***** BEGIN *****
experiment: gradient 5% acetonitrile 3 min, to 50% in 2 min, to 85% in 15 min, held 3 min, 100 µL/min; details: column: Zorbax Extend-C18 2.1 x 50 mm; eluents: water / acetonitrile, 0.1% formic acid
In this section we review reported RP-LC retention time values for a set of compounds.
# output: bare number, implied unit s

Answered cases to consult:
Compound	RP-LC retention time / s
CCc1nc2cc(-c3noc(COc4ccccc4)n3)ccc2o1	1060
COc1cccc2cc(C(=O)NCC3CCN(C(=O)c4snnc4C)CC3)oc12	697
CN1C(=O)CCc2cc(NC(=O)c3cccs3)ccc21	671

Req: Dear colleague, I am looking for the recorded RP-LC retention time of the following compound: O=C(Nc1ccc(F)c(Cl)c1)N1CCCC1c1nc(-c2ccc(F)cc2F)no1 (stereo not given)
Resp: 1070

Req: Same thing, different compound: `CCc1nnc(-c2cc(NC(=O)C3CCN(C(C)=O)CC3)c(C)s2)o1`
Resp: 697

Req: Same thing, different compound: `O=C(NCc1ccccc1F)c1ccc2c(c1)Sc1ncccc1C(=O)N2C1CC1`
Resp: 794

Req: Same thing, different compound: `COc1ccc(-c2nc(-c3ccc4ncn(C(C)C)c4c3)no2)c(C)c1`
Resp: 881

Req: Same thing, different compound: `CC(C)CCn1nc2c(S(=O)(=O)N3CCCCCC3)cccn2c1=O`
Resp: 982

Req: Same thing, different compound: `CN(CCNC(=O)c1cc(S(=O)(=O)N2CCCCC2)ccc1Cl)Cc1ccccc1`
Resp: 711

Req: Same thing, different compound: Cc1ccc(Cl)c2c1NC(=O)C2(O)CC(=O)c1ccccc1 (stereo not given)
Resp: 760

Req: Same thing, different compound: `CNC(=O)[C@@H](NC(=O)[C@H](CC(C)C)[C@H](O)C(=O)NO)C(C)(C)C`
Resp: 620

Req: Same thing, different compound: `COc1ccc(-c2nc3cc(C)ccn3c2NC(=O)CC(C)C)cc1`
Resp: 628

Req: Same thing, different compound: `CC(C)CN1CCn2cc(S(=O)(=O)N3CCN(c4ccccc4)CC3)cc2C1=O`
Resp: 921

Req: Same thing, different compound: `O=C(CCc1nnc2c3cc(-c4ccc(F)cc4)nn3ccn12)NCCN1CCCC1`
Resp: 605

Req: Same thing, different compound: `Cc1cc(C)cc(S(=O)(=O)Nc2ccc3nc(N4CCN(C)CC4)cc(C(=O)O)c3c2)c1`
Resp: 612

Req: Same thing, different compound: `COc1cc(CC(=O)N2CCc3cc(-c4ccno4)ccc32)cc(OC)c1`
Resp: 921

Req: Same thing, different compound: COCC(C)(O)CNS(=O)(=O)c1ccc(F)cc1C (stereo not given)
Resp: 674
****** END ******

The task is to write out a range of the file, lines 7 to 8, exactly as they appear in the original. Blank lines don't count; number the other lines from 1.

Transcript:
COc1cccc2cc(C(=O)NCC3CCN(C(=O)c4snnc4C)CC3)oc12	697
CN1C(=O)CCc2cc(NC(=O)c3cccs3)ccc21	671